Using seismics to locate a buried fault at the Pinnacles National Monument

This case study presents a seismic refraction's usefulness in finding faults. The investigation took place at the Pinnacles National Monument in the central coastal hills of California. The Pinnacles National Monument is about 150 miles south of San Francisco. Majestic rock spires and unusual talus caves attract thousands of visitors to the Pinnacles each year. In the summer of 1993 the park wanted to improve its water supply. The project geologist wanted to drill a new water well in a small valley near the park's visitors center. The valley consisted of stream deposits overlying a fault. The bedrock west of the fault was rhyolite. The bedrock to the east was a fanglomerate. The geologist wanted to drill into the fanglomerate and avoid the rhyolite. The geologist also wanted the well as close to the middle of the stream valley as possible.

River ValleyDiagram of River Valley

To locate the fault we performed a seismic refraction survey using the generalized reciprocal method (GRM) for data collection. GRM differs from standard refraction in that more shot points and geophones are used and a greater amount of raw data is collected. GRM is a great technique for finding faults when the rock on one side of the fault is harder than the rock on the other. In this case the rhyolite was expected to be harder than the fanglomerate. Below is the seismic profile collected across the fault. It shows a bowl shaped bedrock topography typically found below river valleys. The bedrock topography is relatively smooth and any offset caused by the fault had long since eroded away.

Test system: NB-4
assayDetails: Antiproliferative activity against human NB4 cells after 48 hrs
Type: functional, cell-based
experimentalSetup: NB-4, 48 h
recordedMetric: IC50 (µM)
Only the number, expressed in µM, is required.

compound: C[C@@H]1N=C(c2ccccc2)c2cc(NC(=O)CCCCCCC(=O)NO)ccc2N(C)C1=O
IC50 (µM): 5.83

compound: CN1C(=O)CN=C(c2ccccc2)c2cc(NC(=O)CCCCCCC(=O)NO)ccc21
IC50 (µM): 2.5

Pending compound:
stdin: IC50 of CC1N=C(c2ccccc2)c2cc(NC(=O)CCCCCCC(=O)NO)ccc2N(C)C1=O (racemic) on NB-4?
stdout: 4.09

GRM ProfileActual Seismic Profile

The refraction profile is useful in determining the alluvial depth but does not show the fault's location. Simpler refraction surveys would not have solved the geologist's problem. Because GRM data were collected, we could calculate a velocity profile for the bedrock. A velocity profile shows the bedrock's seismic (P) wave velocity and how it changes along a bedrock horizon. The diagram below shows the P-wave velocities measured along the bedrock at the Pinnacles. The P-wave velocity of the rhyolite, 9500 feet per second (fps), is much greater than the P-wave velocity of the fanglomerate, 7400 fps. Typically harder rocks have faster P-wave velocities than weaker rocks. The abrupt change in velocity approximately 200 feet along the line indicates the location of the fault.

Velocity ProfileBedrock Velocity Profile

Based on the velocity information a well was drilled into the fanglomerate on the east side of the fault. It was successfully drilled into the fanglomerate and avoided the nonwater bearing rhyolite. This well is now producing water for the thousands of families that visit the park each year.

Seismics is just one of many geophysical techniques offered by J R Associates. Please contact us to discuss how our services could benefit you.

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